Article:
The Globe as you know it is changing.
Coming June 2019

  • More thought-provoking stories that inspire
  • Independent, free and member-supported
  • Vote for, pitch and commission stories
  • Member engagement with our journalists

To understand more about why you are so important to our member-supported initiative, we encourage you to read the following from our managing editor ~ Read more

The Globe as you know it is changing.

Since 2007, Southeast Asia Globe has been a space for some of the region’s best writers and photographers to take our readers behind the headlines into the stories that shape people’s lives. Every month, you could expect to pick up our latest print edition and find high-quality journalism, analysis and artwork waiting on every page. And since 2007, we’ve fought to uphold our promise of quality and independence to you, our readers.

But, like we said, the world is changing. Print publications just aren’t reaching the audiences they need to fulfil their promise of informing, educating and entertaining the public. Advertisers continue to invest in digital platforms while printing costs creep ever higher. Print may not be dead, but it’s fighting for its life. And we’re tired of waiting by a sickbed for its condition to improve. We want to be present at the birth of something new.

That’s why Southeast Asia Globe is relaunching as a member-driven platform featuring daily long-form features combining world-class journalism with enthralling art design and data-centered tech. Through our core pillars – Power, Money, Life and Earth – we are focusing in on the central issues that our readers have always engaged with most, with the same in-depth coverage of politics, business, social affairs and the environment that you’ve come to expect since 2007.

But leaving print behind us doesn’t just save our backs from lugging stacks of magazines across Southeast Asia. It opens up a global readership who don’t just want to read the news, but have a say in the stories that we tell and the way that we tell them. We’re not asking you to take out another magazine subscription – our stories are open to all. What we’re offering our members is a space where they can pitch and vote on the stories that they think deserve to be told. We want to inspire an engaged and active community of members who vote for, comment on and contribute to the stories that matter most to them. We want to work with our members to curate the way they engage with the news – not just as readers, but as an active extension of our editorial team.

That’s how we’re changing to bring you great stories. Here’s how we’re not.

We’re independent. Always have been, always will be. We’re not owned by any corporation or aligned with any state. We choose the stories that we tell, and the way that we tell them.

We’re creative. We’re not interested in churning out breaking news stories on the hour, every hour. We believe that the best stories are the ones that come alive on the page, digging deeper into the issues that shape Southeast Asia – and bringing you along for the ride. From our dedicated designers to our new software development team, our commitment is to constantly challenge ourselves to find new ways of reaching out to our readers.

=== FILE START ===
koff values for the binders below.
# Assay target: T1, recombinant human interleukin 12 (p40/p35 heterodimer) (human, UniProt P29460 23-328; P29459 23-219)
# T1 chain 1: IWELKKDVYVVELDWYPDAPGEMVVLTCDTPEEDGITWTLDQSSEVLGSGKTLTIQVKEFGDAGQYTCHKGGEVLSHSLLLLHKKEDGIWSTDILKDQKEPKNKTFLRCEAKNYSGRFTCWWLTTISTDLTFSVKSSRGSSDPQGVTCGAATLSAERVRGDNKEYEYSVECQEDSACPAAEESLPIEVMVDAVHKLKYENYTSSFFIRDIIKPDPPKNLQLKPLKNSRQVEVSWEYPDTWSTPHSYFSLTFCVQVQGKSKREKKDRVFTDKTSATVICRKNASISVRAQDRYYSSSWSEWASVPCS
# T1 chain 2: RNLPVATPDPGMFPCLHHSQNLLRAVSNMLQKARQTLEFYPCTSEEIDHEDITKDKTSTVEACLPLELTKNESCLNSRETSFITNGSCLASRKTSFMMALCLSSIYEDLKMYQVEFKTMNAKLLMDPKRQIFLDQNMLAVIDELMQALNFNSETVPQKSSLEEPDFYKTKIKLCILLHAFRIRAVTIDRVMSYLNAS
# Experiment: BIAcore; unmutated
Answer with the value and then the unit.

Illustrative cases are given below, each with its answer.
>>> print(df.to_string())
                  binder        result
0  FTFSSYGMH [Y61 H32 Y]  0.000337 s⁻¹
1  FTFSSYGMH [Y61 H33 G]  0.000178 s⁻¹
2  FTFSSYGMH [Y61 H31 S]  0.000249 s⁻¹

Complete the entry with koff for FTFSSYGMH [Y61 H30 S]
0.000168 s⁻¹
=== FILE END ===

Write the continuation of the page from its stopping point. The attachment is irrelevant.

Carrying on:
We’re open. Challenging governments, NGOs and businesses to be transparent with the public means nothing if we keep our own readers in the dark. That’s why we will be completely open about why we tell the stories that we tell – and how we pay for them. Work with us to build something that endures where many media fail, and decide with us exactly where that money is going.

Above all, we’re optimistic. And yeah, we know what you’re thinking. Faced with impending climate collapse, the rise of right-wing authoritarian governments across the world, widening wealth and income inequality and deepening divisions rooted in race or gender or creed, it’s hard not to open the papers and feel the weight of the world pressing down. But we wouldn’t be doing this if we didn’t believe that when people work together, they can make their little corner of the world a more just, open and equal place.

And that’s why we can’t do this without you. We believe that across the globe is a community of people who care deeply about social justice, environmental action and press freedom – and who will join in to help make those ideals a reality. We’re not just holding our hand out – we need your voice to play a vital role in building Southeast Asia Globe into a leading space for progressive causes in the region. Tell us what stories the mainstream media is missing. Share with us the causes that matter most to you, and how we can champion those causes not just across Southeast Asia, but the world.

Our vision is clear. By 2025, we want to be recognised for building a great space for outstanding journalists from across the region to explore new ways of telling Southeast Asia’s most vital stories. Let’s bring together a community of engaged and loyal members who want to help reshape the media rather than just read it. And we want to reach a point where our readers, not advertisers, are the ones working to support our shared vision of an inclusive media.

We can’t do this without you. Let’s get together and build something that we all believe in.

If you’re interested in joining us, sign up to our newsletter, like us on Facebook, follow us on Twitter. And watch this space.

Indonesia / More than 4000 dead after year of devastating disasters

By: Robin Spiess - Posted on: January 3, 2019 | Best of 2018